Simple Tips More Productive Online Meetings

Pre-meeting prep

What is actually necessary?

Run through this quick set of questions to evaluate whether you need to meet in the first place:

  • Does my meeting have a clear purpose/goal?
  • Are collaboration and open discussion essential to achieving my goals?
  • Do I need to discuss complex or sensitive information?

Trim the attendee list

Does everyone on your invite list play an active role in achieving the goal of your meeting? If the purpose is collaboration, try sticking to five to seven people — otherwise, you end up with lots of people on a call but only a few contributing.

Create and circulate an agenda

Agendas help keep the conversation on track and make for more productive meetings. Prepare your agenda well ahead of time and send it to all attendees to allow them to formulate their thoughts and get up to speed on the topic at hand.

Make it the right length

Try to keep meetings to less than 45 minutes, and avoid scheduling meetings back to back to give people time to recover. If you need to go longer than an hour (such as a planning session), account for short breaks so folks can relax and recharge.

In-meeting tips

Start with small talk

Spending a little time to make a personal connection usually results in a more effective meeting. Set the right tone by chatting about the weekend or asking how people are doing before you get down to business.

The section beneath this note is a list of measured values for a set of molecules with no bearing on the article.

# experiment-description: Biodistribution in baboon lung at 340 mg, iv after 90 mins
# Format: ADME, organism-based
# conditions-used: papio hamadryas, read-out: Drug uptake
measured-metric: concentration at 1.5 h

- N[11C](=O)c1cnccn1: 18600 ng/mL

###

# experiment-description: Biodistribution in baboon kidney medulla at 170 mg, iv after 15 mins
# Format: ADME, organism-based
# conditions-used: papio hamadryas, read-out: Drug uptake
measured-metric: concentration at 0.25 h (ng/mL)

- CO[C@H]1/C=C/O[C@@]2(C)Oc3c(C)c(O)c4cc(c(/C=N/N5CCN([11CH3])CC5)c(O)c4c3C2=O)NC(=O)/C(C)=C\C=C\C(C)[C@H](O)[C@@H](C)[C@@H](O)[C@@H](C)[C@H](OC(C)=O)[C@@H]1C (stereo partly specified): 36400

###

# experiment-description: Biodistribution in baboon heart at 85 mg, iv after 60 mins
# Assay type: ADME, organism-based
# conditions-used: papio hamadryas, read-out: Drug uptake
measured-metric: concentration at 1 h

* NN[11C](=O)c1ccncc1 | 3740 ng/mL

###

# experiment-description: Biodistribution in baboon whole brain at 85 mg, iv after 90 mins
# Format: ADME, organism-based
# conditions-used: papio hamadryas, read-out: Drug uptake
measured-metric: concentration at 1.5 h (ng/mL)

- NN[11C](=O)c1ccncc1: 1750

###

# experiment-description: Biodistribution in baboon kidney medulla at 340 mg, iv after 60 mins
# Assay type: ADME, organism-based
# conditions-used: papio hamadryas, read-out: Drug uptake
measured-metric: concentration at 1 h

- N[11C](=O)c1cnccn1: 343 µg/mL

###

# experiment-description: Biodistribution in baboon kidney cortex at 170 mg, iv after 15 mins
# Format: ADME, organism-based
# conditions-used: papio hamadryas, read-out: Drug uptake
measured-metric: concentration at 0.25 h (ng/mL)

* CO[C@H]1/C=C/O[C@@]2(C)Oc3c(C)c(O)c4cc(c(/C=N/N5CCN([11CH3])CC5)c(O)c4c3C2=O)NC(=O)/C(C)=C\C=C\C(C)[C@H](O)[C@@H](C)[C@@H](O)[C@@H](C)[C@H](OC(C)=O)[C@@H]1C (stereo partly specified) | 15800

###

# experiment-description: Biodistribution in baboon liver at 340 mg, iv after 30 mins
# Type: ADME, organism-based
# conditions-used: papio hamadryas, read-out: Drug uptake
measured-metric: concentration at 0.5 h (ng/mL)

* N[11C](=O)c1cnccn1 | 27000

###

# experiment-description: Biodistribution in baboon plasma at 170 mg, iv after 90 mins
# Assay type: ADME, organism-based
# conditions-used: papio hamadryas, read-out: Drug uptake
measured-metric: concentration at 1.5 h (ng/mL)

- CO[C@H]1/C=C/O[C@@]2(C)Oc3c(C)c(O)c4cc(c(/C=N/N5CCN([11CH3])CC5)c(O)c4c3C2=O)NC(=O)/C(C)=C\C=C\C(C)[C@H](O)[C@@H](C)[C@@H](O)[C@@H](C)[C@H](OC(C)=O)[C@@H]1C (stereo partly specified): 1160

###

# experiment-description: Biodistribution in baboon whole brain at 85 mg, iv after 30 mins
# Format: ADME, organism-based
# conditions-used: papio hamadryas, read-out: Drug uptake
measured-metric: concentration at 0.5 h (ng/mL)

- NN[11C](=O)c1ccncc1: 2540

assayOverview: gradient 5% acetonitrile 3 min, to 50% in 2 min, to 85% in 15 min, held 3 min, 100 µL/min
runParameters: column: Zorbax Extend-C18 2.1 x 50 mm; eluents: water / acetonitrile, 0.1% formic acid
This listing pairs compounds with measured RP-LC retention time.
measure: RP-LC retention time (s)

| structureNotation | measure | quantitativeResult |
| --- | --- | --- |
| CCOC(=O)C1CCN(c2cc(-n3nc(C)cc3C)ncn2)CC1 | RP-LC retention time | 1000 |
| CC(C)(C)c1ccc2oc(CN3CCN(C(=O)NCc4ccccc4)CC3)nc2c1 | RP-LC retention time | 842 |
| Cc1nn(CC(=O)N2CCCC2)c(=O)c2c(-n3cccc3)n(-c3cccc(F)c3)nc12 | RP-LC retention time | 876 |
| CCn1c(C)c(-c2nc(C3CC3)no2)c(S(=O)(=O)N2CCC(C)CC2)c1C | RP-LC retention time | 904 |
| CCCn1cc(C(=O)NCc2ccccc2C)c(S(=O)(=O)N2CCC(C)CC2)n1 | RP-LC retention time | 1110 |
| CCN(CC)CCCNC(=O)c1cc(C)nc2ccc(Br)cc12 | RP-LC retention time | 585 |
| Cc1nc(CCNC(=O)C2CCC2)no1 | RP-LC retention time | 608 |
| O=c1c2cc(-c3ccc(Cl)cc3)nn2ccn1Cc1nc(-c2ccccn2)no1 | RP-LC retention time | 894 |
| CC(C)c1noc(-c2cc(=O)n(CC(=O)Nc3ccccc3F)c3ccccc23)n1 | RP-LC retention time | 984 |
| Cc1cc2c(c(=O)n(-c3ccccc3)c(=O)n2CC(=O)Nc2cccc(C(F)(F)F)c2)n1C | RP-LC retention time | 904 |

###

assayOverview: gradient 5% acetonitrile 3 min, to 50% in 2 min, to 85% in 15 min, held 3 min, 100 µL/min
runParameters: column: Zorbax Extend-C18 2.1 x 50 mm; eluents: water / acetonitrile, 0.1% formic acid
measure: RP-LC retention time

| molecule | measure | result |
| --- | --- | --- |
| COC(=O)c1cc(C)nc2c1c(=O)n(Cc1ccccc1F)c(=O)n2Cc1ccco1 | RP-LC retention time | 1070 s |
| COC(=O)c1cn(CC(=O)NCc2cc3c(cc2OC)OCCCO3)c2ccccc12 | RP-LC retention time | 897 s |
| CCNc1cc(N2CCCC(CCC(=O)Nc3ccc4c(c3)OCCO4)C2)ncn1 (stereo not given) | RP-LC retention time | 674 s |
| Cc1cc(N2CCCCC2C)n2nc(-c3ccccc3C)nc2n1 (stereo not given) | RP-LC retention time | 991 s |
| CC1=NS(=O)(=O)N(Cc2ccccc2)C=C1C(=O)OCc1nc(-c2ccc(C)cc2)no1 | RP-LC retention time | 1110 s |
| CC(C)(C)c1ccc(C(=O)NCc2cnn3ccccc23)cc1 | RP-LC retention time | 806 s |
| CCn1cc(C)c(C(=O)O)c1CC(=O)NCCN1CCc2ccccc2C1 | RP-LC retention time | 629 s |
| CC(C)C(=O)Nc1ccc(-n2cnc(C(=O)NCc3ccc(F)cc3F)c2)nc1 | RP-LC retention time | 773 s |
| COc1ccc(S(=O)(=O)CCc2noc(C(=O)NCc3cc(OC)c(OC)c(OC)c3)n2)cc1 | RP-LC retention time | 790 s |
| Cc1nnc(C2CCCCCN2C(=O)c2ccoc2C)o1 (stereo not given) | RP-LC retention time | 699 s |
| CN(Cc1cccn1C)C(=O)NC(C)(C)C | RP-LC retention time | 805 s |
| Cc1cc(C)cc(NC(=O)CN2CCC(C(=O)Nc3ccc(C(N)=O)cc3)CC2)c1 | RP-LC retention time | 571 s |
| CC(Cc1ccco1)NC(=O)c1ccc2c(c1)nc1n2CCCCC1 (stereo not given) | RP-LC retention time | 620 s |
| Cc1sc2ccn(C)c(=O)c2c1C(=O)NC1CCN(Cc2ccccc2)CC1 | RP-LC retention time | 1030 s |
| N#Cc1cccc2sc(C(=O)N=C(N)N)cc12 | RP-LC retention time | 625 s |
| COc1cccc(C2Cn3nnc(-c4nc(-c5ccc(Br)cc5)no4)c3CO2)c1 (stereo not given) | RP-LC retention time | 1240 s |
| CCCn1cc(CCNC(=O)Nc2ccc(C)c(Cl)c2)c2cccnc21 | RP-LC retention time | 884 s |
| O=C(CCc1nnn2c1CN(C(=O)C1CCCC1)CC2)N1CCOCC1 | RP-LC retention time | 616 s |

Be an active facilitator

Give people a reason to turn on their camera by facilitating an active conversation where everyone has a chance to speak. Encourage participation by calling people by name. Switching views frequently, going from screen sharing to gallery view to spotlight, can also help keep attendees’ attention.

Be an engaged attendee

Avoid multitasking or tab surfing so you can be as engaged and involved as possible. Show presenters you’re listening by using meeting reactions. If you don’t want to interrupt, share comments in the in-meeting chat.

Stick to the agenda

When conversation starts to drift, engage in procedural communication to refocus on the goal at hand. Suggest tabling unrelated discussion and following up offline to keep the meeting on track.

Post-meeting follow-up

Send highlights & action items

Leverage meeting recordings, transcripts, and note-taking apps so you can send highlights to all stakeholders. That way, everyone can stay informed without spending their entire day in meetings.

Provide additional opportunities to contribute

When you send around the notes or recordings, ask for additional feedback or contributions. This creates a more inclusive environment for those who don’t feel as comfortable speaking up in the meeting, or for those who weren’t there.

Evaluate & cancel unnecessary meetings

Evaluate meetings, especially standing meetings, after each occurrence to make sure they’re still serving their intended purpose. If not, make them shorter, less frequent, or cancel them altogether.Read more >